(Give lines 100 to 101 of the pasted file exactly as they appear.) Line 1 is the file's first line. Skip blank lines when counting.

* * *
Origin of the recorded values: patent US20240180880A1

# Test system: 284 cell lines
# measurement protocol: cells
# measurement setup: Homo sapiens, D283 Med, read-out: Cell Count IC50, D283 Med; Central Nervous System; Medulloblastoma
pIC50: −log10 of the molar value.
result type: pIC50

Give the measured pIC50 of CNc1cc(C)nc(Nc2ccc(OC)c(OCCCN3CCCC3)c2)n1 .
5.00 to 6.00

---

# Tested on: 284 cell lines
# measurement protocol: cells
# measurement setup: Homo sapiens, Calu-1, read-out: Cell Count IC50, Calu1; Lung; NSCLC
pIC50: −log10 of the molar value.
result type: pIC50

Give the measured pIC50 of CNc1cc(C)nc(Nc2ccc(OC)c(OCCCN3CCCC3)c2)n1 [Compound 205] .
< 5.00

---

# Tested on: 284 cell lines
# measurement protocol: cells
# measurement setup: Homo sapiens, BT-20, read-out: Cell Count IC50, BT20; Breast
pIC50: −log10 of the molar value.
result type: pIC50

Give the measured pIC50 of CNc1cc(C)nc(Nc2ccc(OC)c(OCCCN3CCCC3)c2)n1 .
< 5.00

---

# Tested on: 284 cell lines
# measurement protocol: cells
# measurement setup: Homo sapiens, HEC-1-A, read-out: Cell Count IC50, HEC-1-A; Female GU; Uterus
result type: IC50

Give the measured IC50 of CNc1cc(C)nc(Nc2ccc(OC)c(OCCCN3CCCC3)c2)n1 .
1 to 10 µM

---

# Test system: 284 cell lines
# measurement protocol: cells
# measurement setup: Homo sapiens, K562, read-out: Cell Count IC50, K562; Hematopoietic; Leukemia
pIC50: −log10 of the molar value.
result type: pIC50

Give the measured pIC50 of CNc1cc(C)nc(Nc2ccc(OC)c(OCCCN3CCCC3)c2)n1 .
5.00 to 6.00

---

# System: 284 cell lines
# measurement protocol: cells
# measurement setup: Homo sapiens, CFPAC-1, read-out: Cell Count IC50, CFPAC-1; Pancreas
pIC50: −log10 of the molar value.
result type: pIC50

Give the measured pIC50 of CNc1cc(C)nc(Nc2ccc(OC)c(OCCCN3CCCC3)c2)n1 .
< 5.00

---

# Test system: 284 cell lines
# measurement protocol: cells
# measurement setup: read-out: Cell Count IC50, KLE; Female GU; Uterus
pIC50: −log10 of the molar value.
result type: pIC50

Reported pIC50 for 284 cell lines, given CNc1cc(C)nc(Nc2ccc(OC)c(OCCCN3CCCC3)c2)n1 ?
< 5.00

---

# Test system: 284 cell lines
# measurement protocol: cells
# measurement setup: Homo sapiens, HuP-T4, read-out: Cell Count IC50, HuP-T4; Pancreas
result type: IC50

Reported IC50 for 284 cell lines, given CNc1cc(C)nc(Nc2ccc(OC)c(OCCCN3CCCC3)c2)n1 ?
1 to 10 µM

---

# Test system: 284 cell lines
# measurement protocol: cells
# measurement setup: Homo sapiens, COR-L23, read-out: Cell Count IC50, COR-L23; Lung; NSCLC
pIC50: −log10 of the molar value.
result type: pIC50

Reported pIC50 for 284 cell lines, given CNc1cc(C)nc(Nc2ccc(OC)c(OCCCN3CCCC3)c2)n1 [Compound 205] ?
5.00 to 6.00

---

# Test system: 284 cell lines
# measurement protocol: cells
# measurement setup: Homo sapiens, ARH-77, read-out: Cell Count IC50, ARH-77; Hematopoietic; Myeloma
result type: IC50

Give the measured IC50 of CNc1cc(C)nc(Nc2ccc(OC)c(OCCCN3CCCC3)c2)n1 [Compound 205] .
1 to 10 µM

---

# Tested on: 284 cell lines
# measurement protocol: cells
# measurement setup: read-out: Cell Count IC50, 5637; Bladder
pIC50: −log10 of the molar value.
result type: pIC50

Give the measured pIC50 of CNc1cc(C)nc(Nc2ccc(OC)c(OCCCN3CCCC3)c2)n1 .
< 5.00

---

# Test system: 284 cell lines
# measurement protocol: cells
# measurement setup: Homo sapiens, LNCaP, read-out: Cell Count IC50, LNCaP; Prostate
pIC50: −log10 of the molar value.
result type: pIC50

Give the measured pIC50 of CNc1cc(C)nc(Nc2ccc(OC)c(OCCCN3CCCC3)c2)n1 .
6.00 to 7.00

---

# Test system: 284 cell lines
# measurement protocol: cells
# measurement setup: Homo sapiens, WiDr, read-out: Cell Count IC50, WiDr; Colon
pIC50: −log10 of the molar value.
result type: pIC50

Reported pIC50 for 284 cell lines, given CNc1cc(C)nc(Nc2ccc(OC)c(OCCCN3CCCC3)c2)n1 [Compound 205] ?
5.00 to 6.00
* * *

Reported pIC50 for 284 cell lines, given CNc1cc(C)nc(Nc2ccc(OC)c(OCCCN3CCCC3)c2)n1 [Compound 205] ?
5.00 to 6.00